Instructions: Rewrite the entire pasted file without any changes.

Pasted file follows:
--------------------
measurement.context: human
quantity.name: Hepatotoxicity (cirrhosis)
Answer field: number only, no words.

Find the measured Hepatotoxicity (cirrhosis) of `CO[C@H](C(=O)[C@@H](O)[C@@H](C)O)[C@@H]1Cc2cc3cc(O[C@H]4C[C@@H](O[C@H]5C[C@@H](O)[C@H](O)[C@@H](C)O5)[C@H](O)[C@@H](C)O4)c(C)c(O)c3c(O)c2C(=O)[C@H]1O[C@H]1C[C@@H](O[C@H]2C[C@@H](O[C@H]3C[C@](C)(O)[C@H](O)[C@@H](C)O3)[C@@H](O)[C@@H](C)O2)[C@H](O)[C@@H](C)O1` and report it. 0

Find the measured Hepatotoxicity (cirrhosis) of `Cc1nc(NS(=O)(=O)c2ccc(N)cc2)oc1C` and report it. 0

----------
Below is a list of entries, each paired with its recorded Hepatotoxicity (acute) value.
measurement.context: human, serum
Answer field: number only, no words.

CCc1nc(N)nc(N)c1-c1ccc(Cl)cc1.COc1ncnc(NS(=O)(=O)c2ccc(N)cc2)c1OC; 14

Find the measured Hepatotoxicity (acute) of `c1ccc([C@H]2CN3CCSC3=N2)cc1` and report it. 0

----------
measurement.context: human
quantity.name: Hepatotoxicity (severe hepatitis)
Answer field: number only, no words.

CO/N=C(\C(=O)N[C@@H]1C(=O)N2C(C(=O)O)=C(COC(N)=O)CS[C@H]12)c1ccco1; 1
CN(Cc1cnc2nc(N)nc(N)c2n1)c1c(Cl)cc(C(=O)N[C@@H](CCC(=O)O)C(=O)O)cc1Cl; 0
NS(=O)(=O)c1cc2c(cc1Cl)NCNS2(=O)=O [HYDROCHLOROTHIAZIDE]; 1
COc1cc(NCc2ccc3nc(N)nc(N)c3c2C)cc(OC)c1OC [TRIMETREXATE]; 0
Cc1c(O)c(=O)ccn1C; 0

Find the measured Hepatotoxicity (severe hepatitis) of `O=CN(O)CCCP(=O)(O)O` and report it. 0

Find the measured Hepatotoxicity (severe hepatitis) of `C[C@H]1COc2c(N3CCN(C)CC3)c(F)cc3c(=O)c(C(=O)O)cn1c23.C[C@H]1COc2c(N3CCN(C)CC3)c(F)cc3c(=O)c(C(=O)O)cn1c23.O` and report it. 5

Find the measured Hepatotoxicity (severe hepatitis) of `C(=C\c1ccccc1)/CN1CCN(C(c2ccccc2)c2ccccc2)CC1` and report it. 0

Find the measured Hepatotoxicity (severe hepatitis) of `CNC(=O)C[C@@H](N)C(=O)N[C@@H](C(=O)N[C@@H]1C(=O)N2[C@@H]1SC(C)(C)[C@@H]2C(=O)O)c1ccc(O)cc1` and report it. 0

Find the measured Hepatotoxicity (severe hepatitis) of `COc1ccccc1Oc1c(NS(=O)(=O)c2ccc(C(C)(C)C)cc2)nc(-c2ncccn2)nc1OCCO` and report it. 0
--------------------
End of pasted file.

measurement.context: human
quantity.name: Hepatotoxicity (cirrhosis)
Answer field: number only, no words.

Find the measured Hepatotoxicity (cirrhosis) of `CO[C@H](C(=O)[C@@H](O)[C@@H](C)O)[C@@H]1Cc2cc3cc(O[C@H]4C[C@@H](O[C@H]5C[C@@H](O)[C@H](O)[C@@H](C)O5)[C@H](O)[C@@H](C)O4)c(C)c(O)c3c(O)c2C(=O)[C@H]1O[C@H]1C[C@@H](O[C@H]2C[C@@H](O[C@H]3C[C@](C)(O)[C@H](O)[C@@H](C)O3)[C@@H](O)[C@@H](C)O2)[C@H](O)[C@@H](C)O1` and report it. 0

Find the measured Hepatotoxicity (cirrhosis) of `Cc1nc(NS(=O)(=O)c2ccc(N)cc2)oc1C` and report it. 0

----------
Below is a list of entries, each paired with its recorded Hepatotoxicity (acute) value.
measurement.context: human, serum
Answer field: number only, no words.

CCc1nc(N)nc(N)c1-c1ccc(Cl)cc1.COc1ncnc(NS(=O)(=O)c2ccc(N)cc2)c1OC; 14

Find the measured Hepatotoxicity (acute) of `c1ccc([C@H]2CN3CCSC3=N2)cc1` and report it. 0

----------
measurement.context: human
quantity.name: Hepatotoxicity (severe hepatitis)
Answer field: number only, no words.

CO/N=C(\C(=O)N[C@@H]1C(=O)N2C(C(=O)O)=C(COC(N)=O)CS[C@H]12)c1ccco1; 1
CN(Cc1cnc2nc(N)nc(N)c2n1)c1c(Cl)cc(C(=O)N[C@@H](CCC(=O)O)C(=O)O)cc1Cl; 0
NS(=O)(=O)c1cc2c(cc1Cl)NCNS2(=O)=O [HYDROCHLOROTHIAZIDE]; 1
COc1cc(NCc2ccc3nc(N)nc(N)c3c2C)cc(OC)c1OC [TRIMETREXATE]; 0
Cc1c(O)c(=O)ccn1C; 0

Find the measured Hepatotoxicity (severe hepatitis) of `O=CN(O)CCCP(=O)(O)O` and report it. 0

Find the measured Hepatotoxicity (severe hepatitis) of `C[C@H]1COc2c(N3CCN(C)CC3)c(F)cc3c(=O)c(C(=O)O)cn1c23.C[C@H]1COc2c(N3CCN(C)CC3)c(F)cc3c(=O)c(C(=O)O)cn1c23.O` and report it. 5

Find the measured Hepatotoxicity (severe hepatitis) of `C(=C\c1ccccc1)/CN1CCN(C(c2ccccc2)c2ccccc2)CC1` and report it. 0

Find the measured Hepatotoxicity (severe hepatitis) of `CNC(=O)C[C@@H](N)C(=O)N[C@@H](C(=O)N[C@@H]1C(=O)N2[C@@H]1SC(C)(C)[C@@H]2C(=O)O)c1ccc(O)cc1` and report it. 0

Find the measured Hepatotoxicity (severe hepatitis) of `COc1ccccc1Oc1c(NS(=O)(=O)c2ccc(C(C)(C)C)cc2)nc(-c2ncccn2)nc1OCCO` and report it. 0